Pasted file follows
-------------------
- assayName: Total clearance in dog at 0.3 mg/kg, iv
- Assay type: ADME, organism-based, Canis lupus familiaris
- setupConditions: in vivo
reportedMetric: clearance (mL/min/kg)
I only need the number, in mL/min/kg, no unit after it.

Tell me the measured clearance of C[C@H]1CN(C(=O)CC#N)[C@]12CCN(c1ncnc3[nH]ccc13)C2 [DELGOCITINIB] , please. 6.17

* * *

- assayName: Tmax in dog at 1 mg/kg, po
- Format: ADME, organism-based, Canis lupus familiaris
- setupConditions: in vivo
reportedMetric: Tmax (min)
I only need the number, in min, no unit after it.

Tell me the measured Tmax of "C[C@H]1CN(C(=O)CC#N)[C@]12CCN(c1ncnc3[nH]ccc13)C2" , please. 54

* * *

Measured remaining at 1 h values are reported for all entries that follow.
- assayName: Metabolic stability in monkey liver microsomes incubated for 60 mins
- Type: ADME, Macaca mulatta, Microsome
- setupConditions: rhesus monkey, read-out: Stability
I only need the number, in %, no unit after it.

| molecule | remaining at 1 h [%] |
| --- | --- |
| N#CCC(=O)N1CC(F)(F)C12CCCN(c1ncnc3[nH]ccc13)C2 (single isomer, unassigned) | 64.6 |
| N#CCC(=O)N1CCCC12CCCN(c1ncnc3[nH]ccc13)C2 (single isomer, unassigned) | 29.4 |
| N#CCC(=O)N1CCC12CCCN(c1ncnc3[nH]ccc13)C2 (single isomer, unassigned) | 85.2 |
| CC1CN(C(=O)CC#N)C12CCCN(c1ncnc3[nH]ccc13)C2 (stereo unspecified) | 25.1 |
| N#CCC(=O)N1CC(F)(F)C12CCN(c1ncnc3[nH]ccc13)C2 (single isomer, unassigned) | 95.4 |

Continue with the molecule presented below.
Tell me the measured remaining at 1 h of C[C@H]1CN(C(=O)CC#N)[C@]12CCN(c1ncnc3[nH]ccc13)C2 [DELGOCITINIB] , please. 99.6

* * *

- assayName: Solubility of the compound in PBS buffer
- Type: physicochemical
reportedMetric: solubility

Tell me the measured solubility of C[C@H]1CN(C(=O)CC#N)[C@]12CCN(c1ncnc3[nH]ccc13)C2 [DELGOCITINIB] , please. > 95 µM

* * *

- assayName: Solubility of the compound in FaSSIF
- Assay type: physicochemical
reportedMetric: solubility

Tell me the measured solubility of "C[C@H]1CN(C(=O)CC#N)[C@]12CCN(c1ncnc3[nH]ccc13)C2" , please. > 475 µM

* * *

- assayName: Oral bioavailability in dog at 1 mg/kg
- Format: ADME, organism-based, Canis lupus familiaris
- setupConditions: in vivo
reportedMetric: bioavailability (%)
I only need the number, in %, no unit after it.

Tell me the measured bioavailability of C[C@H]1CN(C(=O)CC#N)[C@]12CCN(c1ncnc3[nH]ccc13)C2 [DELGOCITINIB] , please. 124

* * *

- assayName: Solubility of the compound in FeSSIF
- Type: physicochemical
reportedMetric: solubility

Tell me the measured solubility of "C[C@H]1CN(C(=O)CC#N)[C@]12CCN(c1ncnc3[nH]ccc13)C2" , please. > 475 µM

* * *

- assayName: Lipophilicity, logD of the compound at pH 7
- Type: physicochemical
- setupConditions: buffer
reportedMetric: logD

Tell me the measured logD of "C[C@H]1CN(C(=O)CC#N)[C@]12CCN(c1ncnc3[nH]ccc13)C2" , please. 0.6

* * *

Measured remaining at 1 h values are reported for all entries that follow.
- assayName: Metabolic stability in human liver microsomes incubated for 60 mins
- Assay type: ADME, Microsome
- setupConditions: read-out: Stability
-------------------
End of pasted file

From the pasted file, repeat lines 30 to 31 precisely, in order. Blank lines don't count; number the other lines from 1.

- assayName: Solubility of the compound in PBS buffer
- Type: physicochemical